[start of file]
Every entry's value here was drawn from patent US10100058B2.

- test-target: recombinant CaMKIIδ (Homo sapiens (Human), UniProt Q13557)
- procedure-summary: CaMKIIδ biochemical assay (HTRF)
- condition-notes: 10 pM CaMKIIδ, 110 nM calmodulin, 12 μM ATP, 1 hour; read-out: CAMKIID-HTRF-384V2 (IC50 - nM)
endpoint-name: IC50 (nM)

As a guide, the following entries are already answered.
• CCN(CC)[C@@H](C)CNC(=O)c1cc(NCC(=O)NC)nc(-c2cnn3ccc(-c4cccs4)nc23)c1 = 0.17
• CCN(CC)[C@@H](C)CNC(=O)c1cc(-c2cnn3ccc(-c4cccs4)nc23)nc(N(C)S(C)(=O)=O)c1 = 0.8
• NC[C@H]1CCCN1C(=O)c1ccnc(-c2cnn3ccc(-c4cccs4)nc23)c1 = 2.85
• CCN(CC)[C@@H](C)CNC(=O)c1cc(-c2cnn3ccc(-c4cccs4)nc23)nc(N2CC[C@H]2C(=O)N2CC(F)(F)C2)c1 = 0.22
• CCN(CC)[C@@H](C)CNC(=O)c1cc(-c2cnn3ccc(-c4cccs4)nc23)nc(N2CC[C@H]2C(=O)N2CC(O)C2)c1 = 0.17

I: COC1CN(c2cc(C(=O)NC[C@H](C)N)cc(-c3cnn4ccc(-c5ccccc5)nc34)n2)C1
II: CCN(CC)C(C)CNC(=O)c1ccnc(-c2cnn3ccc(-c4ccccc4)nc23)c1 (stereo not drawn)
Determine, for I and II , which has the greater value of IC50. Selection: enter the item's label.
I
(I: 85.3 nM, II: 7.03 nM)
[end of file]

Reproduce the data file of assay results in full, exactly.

Every entry's value here was drawn from patent US10100058B2.

- test-target: recombinant CaMKIIδ (Homo sapiens (Human), UniProt Q13557)
- procedure-summary: CaMKIIδ biochemical assay (HTRF)
- condition-notes: 10 pM CaMKIIδ, 110 nM calmodulin, 12 μM ATP, 1 hour; read-out: CAMKIID-HTRF-384V2 (IC50 - nM)
endpoint-name: IC50 (nM)

As a guide, the following entries are already answered.
• CCN(CC)[C@@H](C)CNC(=O)c1cc(NCC(=O)NC)nc(-c2cnn3ccc(-c4cccs4)nc23)c1 = 0.17
• CCN(CC)[C@@H](C)CNC(=O)c1cc(-c2cnn3ccc(-c4cccs4)nc23)nc(N(C)S(C)(=O)=O)c1 = 0.8
• NC[C@H]1CCCN1C(=O)c1ccnc(-c2cnn3ccc(-c4cccs4)nc23)c1 = 2.85
• CCN(CC)[C@@H](C)CNC(=O)c1cc(-c2cnn3ccc(-c4cccs4)nc23)nc(N2CC[C@H]2C(=O)N2CC(F)(F)C2)c1 = 0.22
• CCN(CC)[C@@H](C)CNC(=O)c1cc(-c2cnn3ccc(-c4cccs4)nc23)nc(N2CC[C@H]2C(=O)N2CC(O)C2)c1 = 0.17

I: COC1CN(c2cc(C(=O)NC[C@H](C)N)cc(-c3cnn4ccc(-c5ccccc5)nc34)n2)C1
II: CCN(CC)C(C)CNC(=O)c1ccnc(-c2cnn3ccc(-c4ccccc4)nc23)c1 (stereo not drawn)
Determine, for I and II , which has the greater value of IC50. Selection: enter the item's label.
I
(I: 85.3 nM, II: 7.03 nM)